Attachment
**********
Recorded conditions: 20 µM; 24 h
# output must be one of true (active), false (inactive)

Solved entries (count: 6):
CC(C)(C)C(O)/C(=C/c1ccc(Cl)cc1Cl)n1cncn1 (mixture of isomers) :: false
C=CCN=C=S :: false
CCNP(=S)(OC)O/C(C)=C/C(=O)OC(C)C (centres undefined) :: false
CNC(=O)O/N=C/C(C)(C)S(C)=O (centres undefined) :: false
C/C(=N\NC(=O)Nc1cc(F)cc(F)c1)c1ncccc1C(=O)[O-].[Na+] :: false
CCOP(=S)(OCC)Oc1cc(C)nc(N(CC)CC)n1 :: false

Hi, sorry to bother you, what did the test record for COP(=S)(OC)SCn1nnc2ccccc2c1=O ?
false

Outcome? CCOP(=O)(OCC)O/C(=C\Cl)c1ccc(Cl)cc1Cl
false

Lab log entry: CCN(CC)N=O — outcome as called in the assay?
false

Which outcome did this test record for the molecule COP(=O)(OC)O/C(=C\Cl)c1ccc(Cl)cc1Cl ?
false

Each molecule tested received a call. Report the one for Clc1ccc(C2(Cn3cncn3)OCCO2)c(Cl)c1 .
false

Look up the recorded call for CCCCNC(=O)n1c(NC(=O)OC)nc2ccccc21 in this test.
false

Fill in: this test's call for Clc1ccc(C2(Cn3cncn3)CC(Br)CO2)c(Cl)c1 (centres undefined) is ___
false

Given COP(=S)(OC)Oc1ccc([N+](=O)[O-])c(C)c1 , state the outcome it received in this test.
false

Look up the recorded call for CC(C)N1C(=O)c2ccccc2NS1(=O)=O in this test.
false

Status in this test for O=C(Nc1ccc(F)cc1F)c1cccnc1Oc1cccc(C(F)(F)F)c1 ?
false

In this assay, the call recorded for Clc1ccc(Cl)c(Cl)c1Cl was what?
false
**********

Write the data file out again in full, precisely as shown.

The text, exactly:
Recorded conditions: 20 µM; 24 h
# output must be one of true (active), false (inactive)

Solved entries (count: 6):
CC(C)(C)C(O)/C(=C/c1ccc(Cl)cc1Cl)n1cncn1 (mixture of isomers) :: false
C=CCN=C=S :: false
CCNP(=S)(OC)O/C(C)=C/C(=O)OC(C)C (centres undefined) :: false
CNC(=O)O/N=C/C(C)(C)S(C)=O (centres undefined) :: false
C/C(=N\NC(=O)Nc1cc(F)cc(F)c1)c1ncccc1C(=O)[O-].[Na+] :: false
CCOP(=S)(OCC)Oc1cc(C)nc(N(CC)CC)n1 :: false

Hi, sorry to bother you, what did the test record for COP(=S)(OC)SCn1nnc2ccccc2c1=O ?
false

Outcome? CCOP(=O)(OCC)O/C(=C\Cl)c1ccc(Cl)cc1Cl
false

Lab log entry: CCN(CC)N=O — outcome as called in the assay?
false

Which outcome did this test record for the molecule COP(=O)(OC)O/C(=C\Cl)c1ccc(Cl)cc1Cl ?
false

Each molecule tested received a call. Report the one for Clc1ccc(C2(Cn3cncn3)OCCO2)c(Cl)c1 .
false

Look up the recorded call for CCCCNC(=O)n1c(NC(=O)OC)nc2ccccc21 in this test.
false

Fill in: this test's call for Clc1ccc(C2(Cn3cncn3)CC(Br)CO2)c(Cl)c1 (centres undefined) is ___
false

Given COP(=S)(OC)Oc1ccc([N+](=O)[O-])c(C)c1 , state the outcome it received in this test.
false

Look up the recorded call for CC(C)N1C(=O)c2ccccc2NS1(=O)=O in this test.
false

Status in this test for O=C(Nc1ccc(F)cc1F)c1cccnc1Oc1cccc(C(F)(F)F)c1 ?
false

In this assay, the call recorded for Clc1ccc(Cl)c(Cl)c1Cl was what?
false